Reconstructing a nearly century-old building of which only the third floor remained was an arduous undertaking. However, the dedicated efforts of many architects and carpenters led to its successful restoration, and in July 2020, nine years and four months after the Great East Japan Earthquake, the Otokoyama Honten Sakanamachi shop reopened on the same street where it had stood before the earthquake. This story was covered by numerous news outlets, and many people from throughout Japan have since visited our shop, which stands anew as a proud element of the newly-invigorated Kesennuma Naiwan bay area landscape.
This building is a part of Kesennuma’s history, as well as a part of the city’s collective memory. It now serves as a focal point in a city that is gaining new energy and spirit, not only functioning as a retail shop where Otokoyama Honten sakes can be tasted and purchased, but also featuring a gallery space exploring Kesennuma’s history and culture which is open free of charge to the public. We look forward to welcoming many more visitors to our Sakanamachi shop, and if you’re in the area, we hope you’ll take the time to stop by.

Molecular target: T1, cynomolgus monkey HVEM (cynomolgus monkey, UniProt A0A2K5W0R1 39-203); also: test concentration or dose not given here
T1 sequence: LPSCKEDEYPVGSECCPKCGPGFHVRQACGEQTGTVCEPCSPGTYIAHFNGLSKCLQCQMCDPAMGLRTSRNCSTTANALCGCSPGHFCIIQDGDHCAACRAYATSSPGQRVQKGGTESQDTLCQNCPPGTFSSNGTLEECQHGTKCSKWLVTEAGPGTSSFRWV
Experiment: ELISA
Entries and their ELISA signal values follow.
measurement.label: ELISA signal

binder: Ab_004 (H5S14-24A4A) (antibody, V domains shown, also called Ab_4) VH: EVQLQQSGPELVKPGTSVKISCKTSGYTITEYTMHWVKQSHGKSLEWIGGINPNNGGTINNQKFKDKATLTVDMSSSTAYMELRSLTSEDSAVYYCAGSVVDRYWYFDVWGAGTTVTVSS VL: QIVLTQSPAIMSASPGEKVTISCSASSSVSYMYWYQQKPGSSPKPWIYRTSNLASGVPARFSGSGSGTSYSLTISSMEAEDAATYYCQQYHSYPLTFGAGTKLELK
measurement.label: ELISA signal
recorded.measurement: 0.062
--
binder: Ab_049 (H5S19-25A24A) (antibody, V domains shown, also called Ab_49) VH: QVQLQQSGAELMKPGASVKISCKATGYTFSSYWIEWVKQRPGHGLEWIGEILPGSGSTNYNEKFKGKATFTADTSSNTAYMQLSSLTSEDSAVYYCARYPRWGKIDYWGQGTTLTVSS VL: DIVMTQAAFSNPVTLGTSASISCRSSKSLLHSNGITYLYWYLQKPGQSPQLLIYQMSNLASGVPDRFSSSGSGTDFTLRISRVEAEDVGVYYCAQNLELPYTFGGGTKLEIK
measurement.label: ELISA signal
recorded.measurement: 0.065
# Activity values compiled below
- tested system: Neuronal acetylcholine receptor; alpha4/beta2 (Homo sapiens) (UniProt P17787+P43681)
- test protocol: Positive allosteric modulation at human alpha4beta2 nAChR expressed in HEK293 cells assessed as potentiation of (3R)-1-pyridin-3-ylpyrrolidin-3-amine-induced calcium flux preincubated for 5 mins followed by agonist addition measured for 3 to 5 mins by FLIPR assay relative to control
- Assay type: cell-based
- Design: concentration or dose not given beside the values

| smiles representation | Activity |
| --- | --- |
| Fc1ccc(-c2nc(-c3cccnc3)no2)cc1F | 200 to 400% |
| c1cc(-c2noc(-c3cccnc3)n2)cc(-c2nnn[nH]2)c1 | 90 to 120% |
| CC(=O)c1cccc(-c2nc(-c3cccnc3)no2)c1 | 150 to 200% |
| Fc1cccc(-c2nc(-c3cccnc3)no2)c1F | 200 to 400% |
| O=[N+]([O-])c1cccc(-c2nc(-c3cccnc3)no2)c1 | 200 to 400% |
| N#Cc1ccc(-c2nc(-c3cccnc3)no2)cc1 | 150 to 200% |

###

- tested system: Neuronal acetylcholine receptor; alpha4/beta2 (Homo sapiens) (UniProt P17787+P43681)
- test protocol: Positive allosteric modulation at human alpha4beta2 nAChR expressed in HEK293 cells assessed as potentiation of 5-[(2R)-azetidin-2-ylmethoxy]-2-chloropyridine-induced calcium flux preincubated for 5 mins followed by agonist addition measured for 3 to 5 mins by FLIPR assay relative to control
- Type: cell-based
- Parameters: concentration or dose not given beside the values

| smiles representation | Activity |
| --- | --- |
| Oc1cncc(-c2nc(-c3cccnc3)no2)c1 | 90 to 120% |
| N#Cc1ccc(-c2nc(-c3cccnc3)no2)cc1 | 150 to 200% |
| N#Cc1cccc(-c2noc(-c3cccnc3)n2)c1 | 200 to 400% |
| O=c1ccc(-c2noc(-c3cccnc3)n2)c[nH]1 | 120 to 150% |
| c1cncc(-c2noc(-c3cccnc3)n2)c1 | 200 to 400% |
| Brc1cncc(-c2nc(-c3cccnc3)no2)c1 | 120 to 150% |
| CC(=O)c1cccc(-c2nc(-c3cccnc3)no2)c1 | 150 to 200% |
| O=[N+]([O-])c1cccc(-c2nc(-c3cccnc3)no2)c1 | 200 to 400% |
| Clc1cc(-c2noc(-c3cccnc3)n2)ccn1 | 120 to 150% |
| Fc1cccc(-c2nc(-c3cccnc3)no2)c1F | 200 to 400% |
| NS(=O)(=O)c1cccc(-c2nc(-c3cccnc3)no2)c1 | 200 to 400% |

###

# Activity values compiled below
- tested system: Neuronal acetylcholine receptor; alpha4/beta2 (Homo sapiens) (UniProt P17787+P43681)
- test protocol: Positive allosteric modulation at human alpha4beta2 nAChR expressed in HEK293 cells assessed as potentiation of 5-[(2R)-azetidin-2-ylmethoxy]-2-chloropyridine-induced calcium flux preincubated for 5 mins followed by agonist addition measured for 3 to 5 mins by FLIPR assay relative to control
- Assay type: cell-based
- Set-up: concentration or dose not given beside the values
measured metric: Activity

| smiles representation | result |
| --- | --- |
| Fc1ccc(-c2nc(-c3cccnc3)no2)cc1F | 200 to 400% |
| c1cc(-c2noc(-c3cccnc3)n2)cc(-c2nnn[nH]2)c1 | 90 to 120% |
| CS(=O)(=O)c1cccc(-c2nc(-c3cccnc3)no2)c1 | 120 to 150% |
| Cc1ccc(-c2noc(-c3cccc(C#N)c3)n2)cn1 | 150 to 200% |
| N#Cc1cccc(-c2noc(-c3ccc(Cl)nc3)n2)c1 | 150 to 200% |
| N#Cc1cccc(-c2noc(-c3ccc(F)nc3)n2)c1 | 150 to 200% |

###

Wooden three-story structure built in the Art Deco style and featuring a parapet, nationally-registered Tangible Cultural Property, municipally-designated Cultural Property
Built in 1930, severely damaged in 2011 Great East Japan Earthquake, restored and reopened in 2020
1st floor: retail shop and tasting area
3rd floor: gallery (free admission)
Hours: 10:00 a.m. – 5:00 p.m.
Closed on Tuesdays
*We hope you’ll also take the opportunity to visit the Otokoyama Honten Sake Brewery and Visitor Center, which are only a three-minute walk from the Sakanamachi shop. Prior reservations are required for sake brewery tours, so please click below for more information.
Only three minutes by foot from our Sakanamachi shop, a traditional Japanese building which now serves as our Visitor Center is located next to the Otokoyama Honten sake brewery. Originally built in 1932 and now a nationally-registered Tangible Cultural Property, this wooden one-story structure is characterized by its narrow wooden pillars and elegant architectural style. This building was used to welcome government officials during the period before the Second World War, and was also utilized as a residence in the postwar years.
Visitors can find information about Otokoyama Honten sakes here, and our products are also available for tasting and purchase. If you have the opportunity to come out to our Sakanamachi shop, we hope you’ll also take the time to drop by our Visitor Center.
Wooden one-story building with a traditional tiled roof, built in 1932, nationally-registered Tangible Cultural Property
Hours: 8:30 a.m. – 5:00 p.m.
Closed on Sundays and holidays
*Prior reservations are required for sake brewery tours.
Please click below for more information.
We offer tours of our sake brewery that give visitors a look at our brewing process, our history and the philosophy behind our sake production. We are happy to give both group and individual tours.